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Is l a nd N a t i ons : H i dde n P a r a di s e

www.caucasusexplorer.com


HERITAGE

Is l a nd N a t i ons : H i dde n P a r a di s e

The Maldives – Remarkable Mix of Cultures Maldives has deep blue seas, turquoise reefs, white sandy beaches and palm trees. While it is the perfect place to sit on a beach and watch a sunset with a cocktail balanced on your hand, it is also a geographical marvel, knowing that there are thousands of fish swimming around the vivid corals just a few feet away from where you sit. Coral Reefs

The Maldives lies in two rows of atolls in the Indian Ocean, just across the equator. The country is made up of 1,190 coral islands formed around 26 natural ring-like atolls, spread over 90,000 square kilometers. These atolls structures are formed upon a sharp ridge rising from the ocean, making way for their secluded uniqueness. Each atoll in the Maldives is made of a coral reef encircling a lagoon, with deep channels dividing the reef ring. A string of islands take their places among this atoll ring; each island has its own reef encircling the island lagoon. The reefs of the islands, alive with countless types of underwater creatures and vibrant corals, protect the islands from wind and wave action of the surrounding vast oceans. This unique structure of reefs and channels makes navigation almost impossible for the passer-by without sufficient information about these waters. July – August, 2011

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Is l a nd N a t i ons : H i dde n P a r a di s e

the genes passed on by South and Southeast Asians, Africans, and Arabians. The language, Dhivehi, differs in dialect in some regions in the south of Maldives, possibly due to the secluded nature and subsistent ways of island life. Maldivian beliefs have been very much based around religion and superstition, often used together in matters of significance but given separate positions in society. In matters of faith, Islam dominates, but influence of the supernatural still continues to play a major role in most island communities, possibly giving credit to the folklores and Buddhist traditions of the islands’ first settlers before conversion to Islam in 1153 AD. Ninety-nine percent of the Maldives is made up of sea. The people of the islands are widely dispersed across the atolls, with about 200 inhabited islands. About 90 islands are developed as tourist resort and the rest are uninhabited or used for agriculture and other livelihood purposes. Mix of Cultures

The islands of Maldives appear in-between the trading route of the Indian Ocean. Thus settlers, and visitors from neighbouring regions and around the world have come in contact with the islands for as long as history has been recorded. Such is the to-and-fro flow of people and their cultures, that a marked effect has been left in the Maldivian people, the language, beliefs, arts, and attitudes. The looks of the Maldivian people may differ from one atoll to the other, attributing to July – August, 2011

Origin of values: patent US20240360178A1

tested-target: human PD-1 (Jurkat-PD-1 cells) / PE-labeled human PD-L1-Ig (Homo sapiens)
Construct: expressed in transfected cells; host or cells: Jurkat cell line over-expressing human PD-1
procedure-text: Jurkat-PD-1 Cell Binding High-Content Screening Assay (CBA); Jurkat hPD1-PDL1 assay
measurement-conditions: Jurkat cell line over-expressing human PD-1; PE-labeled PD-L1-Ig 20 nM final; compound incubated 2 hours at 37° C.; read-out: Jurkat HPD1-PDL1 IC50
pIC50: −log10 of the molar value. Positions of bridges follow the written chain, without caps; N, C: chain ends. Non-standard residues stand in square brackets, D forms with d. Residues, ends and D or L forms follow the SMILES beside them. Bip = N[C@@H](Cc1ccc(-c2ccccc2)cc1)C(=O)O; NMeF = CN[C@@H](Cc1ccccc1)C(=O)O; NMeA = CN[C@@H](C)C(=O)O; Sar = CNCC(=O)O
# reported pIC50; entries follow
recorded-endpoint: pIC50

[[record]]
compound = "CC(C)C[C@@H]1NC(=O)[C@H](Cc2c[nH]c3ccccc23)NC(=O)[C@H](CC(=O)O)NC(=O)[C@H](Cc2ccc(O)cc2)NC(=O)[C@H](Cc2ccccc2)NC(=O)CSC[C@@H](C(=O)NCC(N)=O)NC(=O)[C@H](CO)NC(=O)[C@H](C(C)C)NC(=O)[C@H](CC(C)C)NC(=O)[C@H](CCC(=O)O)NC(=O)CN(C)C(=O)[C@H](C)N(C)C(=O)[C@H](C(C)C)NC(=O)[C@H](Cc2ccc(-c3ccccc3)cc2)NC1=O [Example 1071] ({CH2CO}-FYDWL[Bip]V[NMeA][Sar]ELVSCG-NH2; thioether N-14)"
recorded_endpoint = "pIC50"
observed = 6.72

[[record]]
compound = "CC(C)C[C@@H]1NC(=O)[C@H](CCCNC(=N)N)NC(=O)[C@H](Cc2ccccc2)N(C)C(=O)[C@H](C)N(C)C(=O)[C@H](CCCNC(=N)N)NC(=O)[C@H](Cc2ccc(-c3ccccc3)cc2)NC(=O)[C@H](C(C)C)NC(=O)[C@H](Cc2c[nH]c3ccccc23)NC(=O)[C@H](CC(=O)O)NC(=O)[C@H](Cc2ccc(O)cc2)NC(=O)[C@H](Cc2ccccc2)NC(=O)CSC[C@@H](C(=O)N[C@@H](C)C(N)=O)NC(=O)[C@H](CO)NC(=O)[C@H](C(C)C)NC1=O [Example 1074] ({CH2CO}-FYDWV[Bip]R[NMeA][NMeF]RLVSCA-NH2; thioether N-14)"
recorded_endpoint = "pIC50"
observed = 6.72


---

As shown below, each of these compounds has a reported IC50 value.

The Locals Unique Arts

The mixing of cultures is very much seen in Maldivian arts. The music played with the local bodu-beru (big-drum) resemble that of African drumming. The dhoni (a unique Maldivian sailboat) is an art form itself built with skilled craftsmanship, with significant similarities to the Arabian dows. The fine artistry of Maldivians, seen in the intricate details on wooden beams in antique mosques, represents what we have gained from Southeast Asian architecture. Then there is the undefined: the distinct geometric designs used in mats woven from local materials, the embroidered neckline of women’s traditional dresses and their ornaments too, expose another story brought in from an unknown culture that has seeped in to Maldivian society.

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Maldivians are quite open to adaptation and are generally welcoming to outside inspiration. The culture has always continued to evolve with the times. Locals still eat fish and fishermen still spend days out at sea, but tourism now takes a standing prominence. Most Maldivians still want to believe in upholding unity and oneness in faith, but recent waves of reform in the country have created a whole new culture of new ideas and attitudes. The effects of the modern world are now embraced, while still striving to uphold the people’s identity, traditions and beliefs.